Outdoor Notes : Vehicles Endanger Three Utah Forests

Thousands of all-terrain and off-road vehicle users from California and Nevada have caused so much damage to three southern Utah national forests that the Forest Service is considering closing some roads in the forests.

Areas in the Dixie, Fishlake and Manti-LaSal national forests, have experienced “devastation,” according to the Forest Service.

The vehicles have added “miles of unplanned and unwanted trails to the forests, damaging soils and streams, frightening wildlife and--in short--destroying the very things people come to enjoy,” the service said.

Douglas W. Austin, district ranger in Dixie National Forest, said that one area in his district resembles spaghetti, with trails everywhere.


“The soils in southern Utah are very erosive” he said. “We have areas where water runoff can produce a three-foot trench in a single storm.”

Forest Service officials said that off-road drivers this year may find some areas closed. Already, the Forest Service has blocked vehicle trails into some meadows and other fragile areas where vehicle use has caused permanent rutting, soil erosion and watershed damage. Seasonal closings are also planned.

The Forest Service suggests that ATV and ORV users in southern Utah check with Forest Service offices in Richfield, Cedar City, Price, St. George, Cedar City, Panguitch, Esclante, Teasdale, Loa, Beaver, Fillmore, Ferron, Ephraim, Monticello and Moab before using Forest Service roads.

San Diego, Riverside and San Bernardino counties will each share $1,287,800, which was recently appropriated by the California Wildlife Conservation Board.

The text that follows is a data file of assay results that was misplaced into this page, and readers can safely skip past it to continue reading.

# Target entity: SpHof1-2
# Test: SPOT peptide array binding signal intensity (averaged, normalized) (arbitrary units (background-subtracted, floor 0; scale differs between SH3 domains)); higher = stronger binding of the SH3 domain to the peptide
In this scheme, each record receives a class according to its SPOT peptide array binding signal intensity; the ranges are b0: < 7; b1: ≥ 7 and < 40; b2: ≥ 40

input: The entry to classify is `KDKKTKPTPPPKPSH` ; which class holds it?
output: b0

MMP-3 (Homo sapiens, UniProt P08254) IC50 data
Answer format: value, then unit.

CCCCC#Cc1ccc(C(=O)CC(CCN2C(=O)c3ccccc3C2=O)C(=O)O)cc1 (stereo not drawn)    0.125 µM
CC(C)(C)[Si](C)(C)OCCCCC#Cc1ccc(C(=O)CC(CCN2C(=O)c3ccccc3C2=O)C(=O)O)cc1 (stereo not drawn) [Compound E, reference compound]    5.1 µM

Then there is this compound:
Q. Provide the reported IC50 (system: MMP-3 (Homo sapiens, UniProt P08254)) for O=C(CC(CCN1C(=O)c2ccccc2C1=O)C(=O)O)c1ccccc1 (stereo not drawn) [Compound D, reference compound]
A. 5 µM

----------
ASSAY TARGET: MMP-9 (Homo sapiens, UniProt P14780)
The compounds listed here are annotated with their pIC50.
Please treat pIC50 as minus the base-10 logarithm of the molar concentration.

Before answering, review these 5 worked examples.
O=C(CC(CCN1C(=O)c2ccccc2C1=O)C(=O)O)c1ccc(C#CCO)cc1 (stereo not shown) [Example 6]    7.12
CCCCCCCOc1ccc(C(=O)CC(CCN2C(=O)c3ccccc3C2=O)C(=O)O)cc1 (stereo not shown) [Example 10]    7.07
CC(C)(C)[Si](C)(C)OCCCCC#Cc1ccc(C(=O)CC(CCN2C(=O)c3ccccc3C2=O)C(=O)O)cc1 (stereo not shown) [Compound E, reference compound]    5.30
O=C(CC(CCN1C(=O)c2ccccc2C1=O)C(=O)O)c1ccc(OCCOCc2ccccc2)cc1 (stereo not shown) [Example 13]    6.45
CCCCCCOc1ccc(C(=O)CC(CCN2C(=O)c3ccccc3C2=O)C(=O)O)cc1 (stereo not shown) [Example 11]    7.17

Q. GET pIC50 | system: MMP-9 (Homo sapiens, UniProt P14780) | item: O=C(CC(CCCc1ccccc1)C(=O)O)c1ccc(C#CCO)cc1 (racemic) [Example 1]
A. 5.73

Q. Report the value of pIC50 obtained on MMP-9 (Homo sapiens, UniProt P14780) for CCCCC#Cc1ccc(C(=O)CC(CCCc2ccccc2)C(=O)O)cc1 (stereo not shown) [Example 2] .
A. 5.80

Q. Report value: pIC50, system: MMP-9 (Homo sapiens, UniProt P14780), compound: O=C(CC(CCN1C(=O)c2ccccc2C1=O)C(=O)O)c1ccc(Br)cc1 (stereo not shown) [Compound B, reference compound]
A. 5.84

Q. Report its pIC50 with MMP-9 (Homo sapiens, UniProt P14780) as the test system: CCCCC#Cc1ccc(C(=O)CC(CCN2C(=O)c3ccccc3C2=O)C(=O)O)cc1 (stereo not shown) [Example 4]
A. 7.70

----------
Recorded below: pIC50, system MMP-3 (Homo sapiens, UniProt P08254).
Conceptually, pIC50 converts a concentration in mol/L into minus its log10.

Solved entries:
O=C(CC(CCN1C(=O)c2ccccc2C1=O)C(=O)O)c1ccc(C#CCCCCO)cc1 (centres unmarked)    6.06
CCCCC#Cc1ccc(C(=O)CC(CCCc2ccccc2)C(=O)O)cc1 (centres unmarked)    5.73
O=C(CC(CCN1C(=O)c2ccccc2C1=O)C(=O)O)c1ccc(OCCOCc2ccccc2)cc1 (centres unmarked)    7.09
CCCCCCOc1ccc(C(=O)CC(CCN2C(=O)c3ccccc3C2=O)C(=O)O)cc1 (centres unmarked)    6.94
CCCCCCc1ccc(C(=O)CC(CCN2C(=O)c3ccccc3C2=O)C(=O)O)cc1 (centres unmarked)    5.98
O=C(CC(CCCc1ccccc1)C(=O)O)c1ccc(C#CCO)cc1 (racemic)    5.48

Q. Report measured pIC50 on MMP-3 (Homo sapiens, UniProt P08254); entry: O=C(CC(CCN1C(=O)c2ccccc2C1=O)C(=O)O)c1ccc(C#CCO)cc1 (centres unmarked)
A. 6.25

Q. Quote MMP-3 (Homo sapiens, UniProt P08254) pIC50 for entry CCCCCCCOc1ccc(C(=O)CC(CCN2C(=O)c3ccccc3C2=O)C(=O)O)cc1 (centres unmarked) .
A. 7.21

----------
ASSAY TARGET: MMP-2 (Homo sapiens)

The Wildlife Conservation Board consists of the president of the Fish and Game Commission, the director of the Department of Fish and Game, and the director of the Department of Finance. The board distributes revenue from bonds, environmental license plate funds and wildlife restoration funds.

In San Diego, WCB money will be used to improve access to Lake Jennings and to acquire additional acreage for Agua Hedionda Lagoon. Rare plant habitat will be purchased in San Bernardino County. In Riverside County, lands adjacent to the San Jacinto Wildlife Area will be bought.

California’s spring wild turkey season will begin March 29, and biologists say that the pattern of increased bird numbers should continue. Hunters are limited to one bearded turkey a day and two altogether during the 37-day season.

The gun that introduced sport shooting to millions of Americans, the Daisy Model 25 pump air rifle, will be the focus of the Daisy Manufacturing Company’s centennial this year. The firm will issue a limited Centennial Edition of the air rifle, which it introduced in 1913. More than 8 million Daisy Model 25s were made.


The Pacific Crest National Scenic Trail Advisory Council will meet April 23-25 in San Bernardino at the Hilton Hotel to provide policy recommendations to the Secretary of Agriculture. . . . Two northern California men, Junior Wayne Morris of Marysville and Ben D. Wells of Live Oak, were fined a total of $2,320 and sentenced to 15 days in jail for the illegal killing of three mule deer along the California-Nevada line last August. They had already been fined more than $3,000 each in Nevada. . . . The Fish and Game Commission’s next meeting has been rescheduled for April 7 at the state building auditorium in San Diego. . . . Tag returns show that California bear hunters bagged a record 1,138 black bears during the 79-day season that ended Dec. 29, the highest count since 1965. . . . Milt Huber will present a fly fishing seminar on golden trout Wednesday at the San Gabriel Valley Fly Fishers’ meeting at the Legg Lakes/Whittier Narrows Visitors Center, 7:30 p.m. California Trout will finance the use of a helicopter to place 1,000-pound boulders on each of 200 sites on Hat Creek this spring to improve trout habitat.